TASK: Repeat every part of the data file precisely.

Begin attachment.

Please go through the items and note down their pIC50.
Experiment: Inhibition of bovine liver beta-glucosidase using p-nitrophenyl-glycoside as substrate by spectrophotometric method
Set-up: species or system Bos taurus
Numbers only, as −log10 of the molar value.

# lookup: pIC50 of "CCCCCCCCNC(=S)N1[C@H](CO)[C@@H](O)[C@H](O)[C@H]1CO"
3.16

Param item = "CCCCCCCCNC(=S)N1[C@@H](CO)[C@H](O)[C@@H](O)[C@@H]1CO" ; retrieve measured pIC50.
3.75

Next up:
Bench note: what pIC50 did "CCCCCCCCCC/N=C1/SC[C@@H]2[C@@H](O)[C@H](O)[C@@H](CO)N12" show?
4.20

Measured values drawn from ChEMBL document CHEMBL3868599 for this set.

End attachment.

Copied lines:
Please go through the items and note down their pIC50.
Experiment: Inhibition of bovine liver beta-glucosidase using p-nitrophenyl-glycoside as substrate by spectrophotometric method
Set-up: species or system Bos taurus
Numbers only, as −log10 of the molar value.

# lookup: pIC50 of "CCCCCCCCNC(=S)N1[C@H](CO)[C@@H](O)[C@H](O)[C@H]1CO"
3.16

Param item = "CCCCCCCCNC(=S)N1[C@@H](CO)[C@H](O)[C@@H](O)[C@@H]1CO" ; retrieve measured pIC50.
3.75

Next up:
Bench note: what pIC50 did "CCCCCCCCCC/N=C1/SC[C@@H]2[C@@H](O)[C@H](O)[C@@H](CO)N12" show?
4.20

Measured values drawn from ChEMBL document CHEMBL3868599 for this set.